Sunday, December 31, 2023

Happy New Year!

Year of the Conflagration

Know this now, the world will again, in your time,
feel value in gold as never before. And that value will be as the
"productive use of holding wealth thru the fire of change".
-Another (2/7/98)

Conflagration has a couple of different meanings. The first is a very intense and uncontrolled fire, which burns over a large area and destroys everything. It's the fire of change. And the second is a state of armed violent struggle between states, nations, or groups, involving a lot of people. And in this case, I'm afraid that both meanings may apply.

Solitary Monk suggested conflagration back in late 2015, for 2016. If you remember, I named 2015 the Year of the Fire, so his suggestion implied an expansion and intensification, which was a very good suggestion. But in the end, I went with 2016 - Year of the Fire Sale, writing:

Last year, I began with “The dollar is on fire right now… 90.28 at the close!” The dollar has indeed been on fire all year, and is now at 98.69. Gold was just under $1,300 last January, and today it’s on sale for only $1,062. So my title for this year, in a way, is already a fait accompli.

I picked a different name for 2024 about six months ago, but I decided to push that one to 2025 after receiving an update from my crystal ball. So, for the first time ever, I have not only already named the next year a year in advance, but I’m not even going to keep it a secret. I’m going to share it with you right now:

Year of the Denouement

In case you don't know what denouement means, here's a paragraph from my 2011 post, Deflation or Hyperinflation?:

The whole point of the deflation versus hyperinflation debate is about the denouement, the final outcome of this 100-year dollar experiment. It is about the ultimate end, and the debate has been going on ever since the 70s when the dollar was separated from gold and it became clear that there would be an end. The debate is about determining the best stance someone should take who has plenty of net worth. And I do mean PLENTY. People of modest net worth, like me, can of course participate in the debate. But then it can become confusing at times when we think about shortages or supply disruptions of necessities like food. Of course you need to look out for life's necessities first and foremost. But beyond that, there is real value to be gained by truly understanding this debate.

Normally, I can only see out into the future about a year. The difference this year that makes it so I can see out 2 years into the future is the election scheduled for November 5th, 10 months and 6 days from today. I don't know how it's going to end, just that it's going to be messy.

"Nothing is yet known as to how this will ultimately unfold; but what is known is that something will change."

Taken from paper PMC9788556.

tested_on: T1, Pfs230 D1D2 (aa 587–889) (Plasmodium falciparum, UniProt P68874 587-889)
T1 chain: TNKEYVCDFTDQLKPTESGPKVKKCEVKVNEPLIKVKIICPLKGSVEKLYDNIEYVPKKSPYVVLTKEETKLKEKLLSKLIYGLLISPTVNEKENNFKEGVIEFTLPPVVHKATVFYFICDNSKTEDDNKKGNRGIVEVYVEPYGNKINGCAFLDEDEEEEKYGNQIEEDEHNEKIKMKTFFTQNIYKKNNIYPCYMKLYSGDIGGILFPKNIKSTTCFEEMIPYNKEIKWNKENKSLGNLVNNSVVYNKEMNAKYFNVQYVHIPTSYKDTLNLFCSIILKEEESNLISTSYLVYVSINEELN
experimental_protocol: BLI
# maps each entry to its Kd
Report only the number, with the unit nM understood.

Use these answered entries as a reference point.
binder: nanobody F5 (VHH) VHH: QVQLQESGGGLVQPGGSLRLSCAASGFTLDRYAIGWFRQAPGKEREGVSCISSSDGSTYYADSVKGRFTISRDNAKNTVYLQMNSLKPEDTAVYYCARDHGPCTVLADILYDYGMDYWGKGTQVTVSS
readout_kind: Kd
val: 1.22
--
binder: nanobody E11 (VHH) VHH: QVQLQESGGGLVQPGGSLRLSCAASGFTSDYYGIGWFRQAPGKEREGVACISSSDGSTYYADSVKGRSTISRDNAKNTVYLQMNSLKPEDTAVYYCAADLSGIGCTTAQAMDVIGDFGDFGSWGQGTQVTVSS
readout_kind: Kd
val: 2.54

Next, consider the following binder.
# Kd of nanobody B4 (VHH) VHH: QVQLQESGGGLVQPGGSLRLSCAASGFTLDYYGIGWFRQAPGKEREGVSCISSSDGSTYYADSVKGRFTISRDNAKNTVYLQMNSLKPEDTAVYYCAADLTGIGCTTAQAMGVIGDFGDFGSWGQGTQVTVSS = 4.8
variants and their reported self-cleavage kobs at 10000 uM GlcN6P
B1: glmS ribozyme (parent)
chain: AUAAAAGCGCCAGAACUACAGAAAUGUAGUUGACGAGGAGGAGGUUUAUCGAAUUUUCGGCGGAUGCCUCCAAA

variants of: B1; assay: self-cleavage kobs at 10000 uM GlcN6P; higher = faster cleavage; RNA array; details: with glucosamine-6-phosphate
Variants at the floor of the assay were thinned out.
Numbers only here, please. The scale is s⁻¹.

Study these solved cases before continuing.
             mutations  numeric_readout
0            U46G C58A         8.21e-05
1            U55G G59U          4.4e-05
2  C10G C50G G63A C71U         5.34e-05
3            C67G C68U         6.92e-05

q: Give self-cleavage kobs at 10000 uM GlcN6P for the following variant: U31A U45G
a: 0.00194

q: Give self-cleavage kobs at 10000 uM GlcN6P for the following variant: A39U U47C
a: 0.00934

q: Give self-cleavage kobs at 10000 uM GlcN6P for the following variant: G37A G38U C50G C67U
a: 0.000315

"The only thing that is certain is 'uncertainty'."

"All I know for a fact is that this can’t be resolved in an orderly way, and it won’t be, period."

Conflagration and denouement are basically death and rebirth. They imply the death and rebirth of the US political and monetary systems, because the two are inseparable. And, because the US monetary system is the global monetary system, the impact will be global.

Looking back about 24 years, I can see an emergent pattern, centered around presidential election years, that began with Bush v. Gore and this guy:
The 5-4 Supreme Court decision in favor of Bush after a month of recounting paper ballots was simply unacceptable to the Democrats. That's when they started working on secure election tactics. Not more secure elections, but tactics that could secure election results.

You can read the rest of the post at the Speakeasy. (See the side bar to subscribe.)

Here I'm giving you a portion of Think Like a Giant 4 that pertains to GLD, from back in November. And then I'm giving you a short update regarding GLD from my New Year's post. So enjoy, and have a Happy New Year!


One year ago, in November of 2022, GLD inventory hit 906 tonnes and stuck. For the preceding 6 months, from 4/20/22 until 11/4/22, GLD was drained from 1,106 tonnes down to 906 tonnes, a drain of 200 tonnes in just over 6 months. Then it hit 906 tonnes on 11/4/22, and stayed there, or at least within a relatively-tight range of 43 tonnes, between 901 and 944, for the next 9 months. That’s a range of plus or minus about 2.3% from its average during those 9 months, and that followed an 18% decline over the previous 6 months. Here’s what it looks like on a chart:
It was not only precisely 906 tonnes on 11/4/22, but also on 11/16, 11/17, 11/21, 11/22, 11/23, 12/1 (the day GLD announced that it was adding JPM as a 2nd custodian), and again on 12/6 (the very day that JPM began as a new GLD custodian). Nine months later, it was again at precisely 906 tonnes on 8/3/23 and 8/4/23. That’s when the drain resumed. As of this writing, GLD is down 38 tonnes in the last 3 months. Here’s how it looks on a chart: